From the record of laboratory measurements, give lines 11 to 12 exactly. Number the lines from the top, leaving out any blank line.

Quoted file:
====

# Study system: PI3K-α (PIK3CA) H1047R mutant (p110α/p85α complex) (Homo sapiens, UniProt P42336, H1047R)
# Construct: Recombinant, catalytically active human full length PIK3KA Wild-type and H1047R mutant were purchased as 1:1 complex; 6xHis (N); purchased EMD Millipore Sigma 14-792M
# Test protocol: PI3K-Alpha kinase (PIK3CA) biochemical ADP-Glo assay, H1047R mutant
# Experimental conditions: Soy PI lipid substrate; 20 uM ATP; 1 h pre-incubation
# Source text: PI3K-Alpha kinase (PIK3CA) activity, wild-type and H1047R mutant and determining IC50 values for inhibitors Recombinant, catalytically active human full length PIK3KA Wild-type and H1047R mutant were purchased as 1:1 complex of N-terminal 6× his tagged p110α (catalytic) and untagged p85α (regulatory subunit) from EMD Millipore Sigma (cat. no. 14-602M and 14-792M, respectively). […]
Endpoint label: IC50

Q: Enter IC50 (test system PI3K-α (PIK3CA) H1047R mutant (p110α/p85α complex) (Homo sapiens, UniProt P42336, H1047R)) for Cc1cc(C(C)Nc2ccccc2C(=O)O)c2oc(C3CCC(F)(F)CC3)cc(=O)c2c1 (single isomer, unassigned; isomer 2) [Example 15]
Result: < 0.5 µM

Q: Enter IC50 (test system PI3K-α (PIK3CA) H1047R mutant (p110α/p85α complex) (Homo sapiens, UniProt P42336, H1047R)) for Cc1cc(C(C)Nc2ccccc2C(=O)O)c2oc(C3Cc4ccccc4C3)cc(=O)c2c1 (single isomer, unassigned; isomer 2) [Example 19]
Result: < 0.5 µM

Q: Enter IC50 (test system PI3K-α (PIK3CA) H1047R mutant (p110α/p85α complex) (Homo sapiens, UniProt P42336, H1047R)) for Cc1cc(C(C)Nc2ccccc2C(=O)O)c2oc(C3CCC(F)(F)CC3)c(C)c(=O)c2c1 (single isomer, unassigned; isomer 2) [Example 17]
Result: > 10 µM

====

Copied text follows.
Q: Enter IC50 (test system PI3K-α (PIK3CA) H1047R mutant (p110α/p85α complex) (Homo sapiens, UniProt P42336, H1047R)) for Cc1cc(C(C)Nc2ccccc2C(=O)O)c2oc(C3CCC(F)(F)CC3)c(C)c(=O)c2c1 (single isomer, unassigned; isomer 2) [Example 17]
Result: > 10 µM